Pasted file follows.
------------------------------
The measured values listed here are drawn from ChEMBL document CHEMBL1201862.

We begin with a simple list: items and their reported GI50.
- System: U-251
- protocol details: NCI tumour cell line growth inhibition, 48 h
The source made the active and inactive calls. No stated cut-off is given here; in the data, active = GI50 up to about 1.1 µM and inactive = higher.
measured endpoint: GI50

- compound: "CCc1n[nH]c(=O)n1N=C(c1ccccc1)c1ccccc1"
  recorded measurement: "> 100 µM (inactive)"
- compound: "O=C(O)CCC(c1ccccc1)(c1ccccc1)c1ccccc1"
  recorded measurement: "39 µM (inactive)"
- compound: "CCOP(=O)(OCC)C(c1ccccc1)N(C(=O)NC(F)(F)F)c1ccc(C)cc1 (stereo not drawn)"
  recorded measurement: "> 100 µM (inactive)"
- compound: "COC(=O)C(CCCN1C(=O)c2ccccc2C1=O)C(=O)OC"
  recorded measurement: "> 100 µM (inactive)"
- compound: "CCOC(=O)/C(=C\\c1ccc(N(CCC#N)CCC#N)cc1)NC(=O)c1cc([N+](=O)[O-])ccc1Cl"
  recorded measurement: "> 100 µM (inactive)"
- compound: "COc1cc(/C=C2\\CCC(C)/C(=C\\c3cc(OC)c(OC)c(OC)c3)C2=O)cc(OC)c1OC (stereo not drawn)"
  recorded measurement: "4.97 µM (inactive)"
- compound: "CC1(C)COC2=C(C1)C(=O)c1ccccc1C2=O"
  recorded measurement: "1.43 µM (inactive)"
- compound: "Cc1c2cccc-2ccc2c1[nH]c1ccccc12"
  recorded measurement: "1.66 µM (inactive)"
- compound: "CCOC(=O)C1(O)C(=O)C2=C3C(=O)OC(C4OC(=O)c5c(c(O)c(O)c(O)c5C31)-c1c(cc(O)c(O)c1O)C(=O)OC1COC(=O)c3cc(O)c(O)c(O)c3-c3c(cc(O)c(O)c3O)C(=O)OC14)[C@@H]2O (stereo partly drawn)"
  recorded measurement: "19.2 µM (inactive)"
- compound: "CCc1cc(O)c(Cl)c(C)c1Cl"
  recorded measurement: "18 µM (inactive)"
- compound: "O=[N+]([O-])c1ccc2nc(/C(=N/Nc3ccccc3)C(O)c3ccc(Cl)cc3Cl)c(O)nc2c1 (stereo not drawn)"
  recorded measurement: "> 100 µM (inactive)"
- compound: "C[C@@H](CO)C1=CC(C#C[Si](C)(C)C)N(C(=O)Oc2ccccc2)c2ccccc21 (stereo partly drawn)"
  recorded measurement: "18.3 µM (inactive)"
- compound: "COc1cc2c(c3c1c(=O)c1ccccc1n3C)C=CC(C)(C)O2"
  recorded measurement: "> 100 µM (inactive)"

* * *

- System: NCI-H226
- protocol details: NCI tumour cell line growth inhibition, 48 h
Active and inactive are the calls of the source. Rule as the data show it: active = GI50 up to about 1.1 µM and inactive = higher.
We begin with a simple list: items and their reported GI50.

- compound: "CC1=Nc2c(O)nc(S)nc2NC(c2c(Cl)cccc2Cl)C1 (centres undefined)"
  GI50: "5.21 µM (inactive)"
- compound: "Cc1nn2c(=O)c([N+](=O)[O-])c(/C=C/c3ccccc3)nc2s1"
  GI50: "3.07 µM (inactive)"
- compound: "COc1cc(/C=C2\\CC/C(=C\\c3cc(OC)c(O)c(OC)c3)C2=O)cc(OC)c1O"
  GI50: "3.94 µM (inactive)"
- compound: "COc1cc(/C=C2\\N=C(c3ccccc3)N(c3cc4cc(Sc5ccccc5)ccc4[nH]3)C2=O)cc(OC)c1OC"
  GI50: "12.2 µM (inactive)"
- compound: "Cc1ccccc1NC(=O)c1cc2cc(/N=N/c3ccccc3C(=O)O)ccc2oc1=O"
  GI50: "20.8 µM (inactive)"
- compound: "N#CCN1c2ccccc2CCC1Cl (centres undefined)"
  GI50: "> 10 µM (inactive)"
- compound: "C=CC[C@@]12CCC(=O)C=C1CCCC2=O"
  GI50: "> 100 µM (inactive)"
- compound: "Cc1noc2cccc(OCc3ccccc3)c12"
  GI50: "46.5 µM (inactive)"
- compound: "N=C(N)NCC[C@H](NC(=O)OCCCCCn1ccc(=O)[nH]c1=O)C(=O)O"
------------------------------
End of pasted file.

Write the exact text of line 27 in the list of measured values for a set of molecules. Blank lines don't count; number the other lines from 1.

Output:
- compound: "O=[N+]([O-])c1ccc2nc(/C(=N/Nc3ccccc3)C(O)c3ccc(Cl)cc3Cl)c(O)nc2c1 (stereo not drawn)"